Questionnaires were made available to potential participants in several conventional medicine and CAM clinics or practitioner offices through a display box and sign advertising the study placed in the waiting room of each participating clinic or office. Figure 1 presents the number and types of clinics for each time point, including the specific types of conventional and CAM offices and clinics that participated in the study. Each office or clinic was staffed by one or more general medicine practitioners or CAM practitioners. Individuals interested in participating took the questionnaire from the display, completed it in the location of their choice, and returned it by mail in the postage paid return envelope.
The survey for each time point included questions about whether participants had ever consulted the CAM practitioners listed, with blank spaces to list any other CAM therapies or products they had ever tried. The CAM practices listed included chiropractic, massage therapy, homeopathy and naturopathy, acupuncture, reflexology, and reiki. Questions about how long they had been using CAM (under 6 months, under 1 year, 1 to 2 years, 3 to 5 years, or over 5 years), and how they use CAM (i.e., to supplement or replace conventional medicine) were also included. Questions about recent CAM use were also included. Participants indicated their agreement with six statements about their reasons for using CAM which began with the stem "I use complementary medicine/therapy because..." and were completed with different reasons. The statements were adapted from previous research identifying the main reasons for CAM use , and included motivations regarding positive aspects of CAM (2 items), dissatisfaction with aspects of conventional care (3 items), and a desire to find relief for a health problem (1 item). For the 1997–8 sample, the six reasons for CAM use were presented in a list and participants were instructed to indicate their agreement by circling any statements which reflected their own reasons for CAM use. For the 2005 sample the same six items were presented and participants indicated their agreement for each on a 6-point Likert-type scale with response options ranging from 1 (strongly disagree) to 6 (strongly agree). The response format was changed for the 2005 study so that a correlational analysis of the factors associated with the CAM motivations could be conducted for the larger study from which the data for this study was drawn.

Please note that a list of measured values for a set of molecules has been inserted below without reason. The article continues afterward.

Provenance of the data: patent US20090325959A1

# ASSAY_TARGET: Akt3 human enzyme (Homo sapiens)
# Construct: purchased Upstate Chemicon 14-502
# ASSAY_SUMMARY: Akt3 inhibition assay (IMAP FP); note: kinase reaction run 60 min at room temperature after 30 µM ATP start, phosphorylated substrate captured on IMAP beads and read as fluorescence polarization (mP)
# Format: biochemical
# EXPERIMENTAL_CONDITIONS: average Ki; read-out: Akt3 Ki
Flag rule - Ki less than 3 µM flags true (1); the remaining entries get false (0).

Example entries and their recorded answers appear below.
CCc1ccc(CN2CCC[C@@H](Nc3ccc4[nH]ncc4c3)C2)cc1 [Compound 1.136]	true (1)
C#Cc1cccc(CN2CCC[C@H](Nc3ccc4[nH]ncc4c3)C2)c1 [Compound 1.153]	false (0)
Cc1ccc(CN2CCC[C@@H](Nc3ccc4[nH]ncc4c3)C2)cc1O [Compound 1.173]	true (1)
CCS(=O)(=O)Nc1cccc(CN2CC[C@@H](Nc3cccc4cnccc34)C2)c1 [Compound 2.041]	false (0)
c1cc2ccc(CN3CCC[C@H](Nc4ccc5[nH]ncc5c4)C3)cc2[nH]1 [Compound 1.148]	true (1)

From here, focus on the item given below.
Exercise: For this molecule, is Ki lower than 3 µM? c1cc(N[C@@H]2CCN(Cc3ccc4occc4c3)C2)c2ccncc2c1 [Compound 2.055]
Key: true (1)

Participants also completed questions about demographics and a checklist of acute and chronic health problems they had recently experienced at both time points.
Participants for each time point were categorised as CAM consumers or non-consumers based on the responses to the CAM use questions. Individuals who indicated that they had ever tried any type of CAM, and 1) that they had consulted any CAM practitioner listed on the checklist in the past year, including specifying an "other" CAM practice, or 2) they had been using CAM for any length of time, were classified as CAM clients/consumers. Responses to the "other" category were screened to ensure that they qualified as CAM practices according to the four major domains of CAM practices suggested by the National Center for Complementary and Alternative Medicine (NCCAM) categories .